Author(s): Bella Bathurst
In 1997, Bella Bathurst began to go deaf. Within a few months, she had lost half her hearing, and the rest was slipping away. She wasn't just missing punchlines, she was missing most of the conversation - and all of the jokes. For the next twelve years deafness shaped her life, until, in 2009, everything changed again. Sound draws on this extraordinary experience, exploring what it is like to lose your hearing and - as Bella eventually did - to get it back, and what that teaches you about listening and silence, music and noise. She investigates the science behind deafness, hearing loss among musicians, soldiers and factory workers, sign language, and what the deaf know about these subjects that the hearing don't. If sight gives us the world, then hearing - or our ability to listen - gives us each other. But, as this engaging and intelligent examination reveals, our relationship with sound is both personal and far, far more complex than we might expect.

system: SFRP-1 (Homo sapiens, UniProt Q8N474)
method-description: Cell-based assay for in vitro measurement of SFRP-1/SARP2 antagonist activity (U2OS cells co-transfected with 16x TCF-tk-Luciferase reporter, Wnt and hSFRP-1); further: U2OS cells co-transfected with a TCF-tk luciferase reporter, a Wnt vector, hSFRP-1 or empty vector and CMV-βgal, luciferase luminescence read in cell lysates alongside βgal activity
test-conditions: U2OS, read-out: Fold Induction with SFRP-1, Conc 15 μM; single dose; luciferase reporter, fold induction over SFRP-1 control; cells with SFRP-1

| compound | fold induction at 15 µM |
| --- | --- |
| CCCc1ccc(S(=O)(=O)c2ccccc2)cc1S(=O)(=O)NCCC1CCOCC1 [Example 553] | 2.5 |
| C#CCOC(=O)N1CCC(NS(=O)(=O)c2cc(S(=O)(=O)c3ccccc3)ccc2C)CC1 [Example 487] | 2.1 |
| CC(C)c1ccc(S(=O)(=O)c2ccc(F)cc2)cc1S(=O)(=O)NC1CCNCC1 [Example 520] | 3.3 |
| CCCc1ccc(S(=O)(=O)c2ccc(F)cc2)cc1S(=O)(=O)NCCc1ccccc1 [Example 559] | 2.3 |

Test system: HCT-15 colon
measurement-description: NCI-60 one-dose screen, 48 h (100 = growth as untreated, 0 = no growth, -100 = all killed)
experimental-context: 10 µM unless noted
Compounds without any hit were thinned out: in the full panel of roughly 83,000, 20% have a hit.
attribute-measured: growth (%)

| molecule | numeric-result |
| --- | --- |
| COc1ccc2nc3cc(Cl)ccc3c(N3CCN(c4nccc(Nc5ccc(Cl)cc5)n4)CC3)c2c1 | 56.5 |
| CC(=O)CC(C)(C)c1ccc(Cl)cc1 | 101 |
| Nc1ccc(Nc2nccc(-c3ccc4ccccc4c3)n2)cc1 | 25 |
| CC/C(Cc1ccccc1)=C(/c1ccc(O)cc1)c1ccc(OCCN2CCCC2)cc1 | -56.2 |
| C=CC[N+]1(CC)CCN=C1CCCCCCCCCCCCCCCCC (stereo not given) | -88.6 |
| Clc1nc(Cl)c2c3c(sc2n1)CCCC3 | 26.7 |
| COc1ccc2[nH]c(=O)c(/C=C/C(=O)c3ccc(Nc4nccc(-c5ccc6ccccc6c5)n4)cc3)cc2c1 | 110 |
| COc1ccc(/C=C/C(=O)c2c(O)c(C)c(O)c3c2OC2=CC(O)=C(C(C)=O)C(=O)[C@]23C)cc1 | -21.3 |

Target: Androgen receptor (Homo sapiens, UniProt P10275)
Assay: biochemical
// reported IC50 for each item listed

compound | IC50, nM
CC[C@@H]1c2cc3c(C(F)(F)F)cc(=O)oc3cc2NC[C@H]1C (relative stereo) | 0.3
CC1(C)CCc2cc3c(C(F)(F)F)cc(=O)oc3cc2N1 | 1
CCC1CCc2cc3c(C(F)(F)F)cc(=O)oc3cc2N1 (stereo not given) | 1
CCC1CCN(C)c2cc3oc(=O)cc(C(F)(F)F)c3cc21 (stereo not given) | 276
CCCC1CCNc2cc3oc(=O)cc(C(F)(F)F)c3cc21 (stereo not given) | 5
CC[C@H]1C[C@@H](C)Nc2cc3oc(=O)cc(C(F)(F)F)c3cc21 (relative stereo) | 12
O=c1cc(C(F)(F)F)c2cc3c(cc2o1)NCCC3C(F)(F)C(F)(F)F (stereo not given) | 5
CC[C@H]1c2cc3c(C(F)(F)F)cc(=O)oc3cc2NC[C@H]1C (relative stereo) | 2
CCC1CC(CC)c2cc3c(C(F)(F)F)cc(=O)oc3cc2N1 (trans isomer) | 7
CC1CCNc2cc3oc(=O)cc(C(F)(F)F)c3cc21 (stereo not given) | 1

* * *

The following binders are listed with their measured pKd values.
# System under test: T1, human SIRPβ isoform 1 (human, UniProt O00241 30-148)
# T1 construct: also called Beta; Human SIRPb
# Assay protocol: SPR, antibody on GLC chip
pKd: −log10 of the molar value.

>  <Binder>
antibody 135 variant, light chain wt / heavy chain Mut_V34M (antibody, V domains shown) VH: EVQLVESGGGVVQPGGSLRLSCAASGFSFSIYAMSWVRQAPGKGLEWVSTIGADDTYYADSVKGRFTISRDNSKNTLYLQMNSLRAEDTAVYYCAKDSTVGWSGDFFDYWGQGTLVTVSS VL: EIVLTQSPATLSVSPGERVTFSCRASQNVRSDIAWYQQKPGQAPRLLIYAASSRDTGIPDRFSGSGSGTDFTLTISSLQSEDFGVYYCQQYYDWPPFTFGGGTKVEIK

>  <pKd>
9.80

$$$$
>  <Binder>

An astonishing personal journey from hearing to deafness and back again helps Bella Bathurst explore what sound, listening and music mean to us
Praise for Bella Bathurst: 'Bella Bathurst has built a lamp herself: it illuminates the work of a literary hero, a family business, a habit of mind and a Scottish period ... from the summit of this first terrific book she looks to become one of the best biographers of her generation' -- Andrew O'Hagan The Times This is a grand book doing for lighthouses what Dava Sobel's Longitude did for marine chronometers, and doing it, if comparisons are to be made, with considerably more panache. -- Nicholas Bagnall Sunday Telegraph
Bella Bathurst is a writer and photojournalist. Her books include The Lighthouse Stevensons which won the 1999 Somerset Maugham Award, The Wreckers, which became a BBC Timewatch documentary, and The Bicycle Book, which was shortlisted for the William Hill Sports Book of the Year 2011.